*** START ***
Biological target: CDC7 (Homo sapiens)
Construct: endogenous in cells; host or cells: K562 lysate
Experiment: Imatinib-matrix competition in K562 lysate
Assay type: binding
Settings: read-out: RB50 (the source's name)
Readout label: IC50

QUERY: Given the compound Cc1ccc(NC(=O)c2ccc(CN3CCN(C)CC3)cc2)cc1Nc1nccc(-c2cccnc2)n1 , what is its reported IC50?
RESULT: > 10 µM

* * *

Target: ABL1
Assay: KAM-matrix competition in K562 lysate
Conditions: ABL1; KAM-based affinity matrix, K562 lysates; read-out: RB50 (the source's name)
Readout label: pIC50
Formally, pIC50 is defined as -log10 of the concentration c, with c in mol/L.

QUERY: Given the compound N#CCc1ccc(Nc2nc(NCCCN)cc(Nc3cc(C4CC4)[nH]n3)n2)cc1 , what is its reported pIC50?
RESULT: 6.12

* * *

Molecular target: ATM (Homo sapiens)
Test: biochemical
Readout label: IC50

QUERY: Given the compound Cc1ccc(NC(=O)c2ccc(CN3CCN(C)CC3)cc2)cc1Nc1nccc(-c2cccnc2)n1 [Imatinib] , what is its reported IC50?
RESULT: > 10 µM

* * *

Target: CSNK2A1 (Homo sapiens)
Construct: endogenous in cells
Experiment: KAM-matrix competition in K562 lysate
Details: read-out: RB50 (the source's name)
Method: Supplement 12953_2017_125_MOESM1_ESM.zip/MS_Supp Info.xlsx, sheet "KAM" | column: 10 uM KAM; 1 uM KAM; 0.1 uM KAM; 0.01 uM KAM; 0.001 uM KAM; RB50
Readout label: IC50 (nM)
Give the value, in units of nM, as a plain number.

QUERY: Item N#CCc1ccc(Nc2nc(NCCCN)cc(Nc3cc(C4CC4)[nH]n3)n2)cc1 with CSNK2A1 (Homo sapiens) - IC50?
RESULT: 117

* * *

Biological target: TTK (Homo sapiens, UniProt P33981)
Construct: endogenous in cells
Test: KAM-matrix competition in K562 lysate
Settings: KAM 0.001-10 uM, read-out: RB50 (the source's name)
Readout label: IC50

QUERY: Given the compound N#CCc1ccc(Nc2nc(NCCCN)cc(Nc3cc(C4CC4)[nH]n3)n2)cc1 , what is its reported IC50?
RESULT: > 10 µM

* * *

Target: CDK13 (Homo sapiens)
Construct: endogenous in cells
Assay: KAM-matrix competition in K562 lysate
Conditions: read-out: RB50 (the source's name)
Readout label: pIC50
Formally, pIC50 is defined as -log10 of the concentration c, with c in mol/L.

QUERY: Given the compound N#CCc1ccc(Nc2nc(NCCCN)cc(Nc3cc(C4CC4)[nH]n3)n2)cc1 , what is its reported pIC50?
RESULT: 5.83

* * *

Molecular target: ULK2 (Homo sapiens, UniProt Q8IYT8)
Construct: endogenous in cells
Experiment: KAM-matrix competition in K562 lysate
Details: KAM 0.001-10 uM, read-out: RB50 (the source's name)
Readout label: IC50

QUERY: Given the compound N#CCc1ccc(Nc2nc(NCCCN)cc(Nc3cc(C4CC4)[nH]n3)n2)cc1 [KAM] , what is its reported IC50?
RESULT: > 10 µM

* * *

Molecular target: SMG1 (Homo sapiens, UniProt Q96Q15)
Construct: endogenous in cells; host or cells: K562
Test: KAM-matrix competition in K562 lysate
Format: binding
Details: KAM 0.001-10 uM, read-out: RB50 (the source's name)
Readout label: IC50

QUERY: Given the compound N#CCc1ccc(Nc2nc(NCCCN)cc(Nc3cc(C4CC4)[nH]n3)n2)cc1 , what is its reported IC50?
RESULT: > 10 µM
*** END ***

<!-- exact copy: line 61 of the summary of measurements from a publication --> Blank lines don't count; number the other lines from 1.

Test: KAM-matrix competition in K562 lysate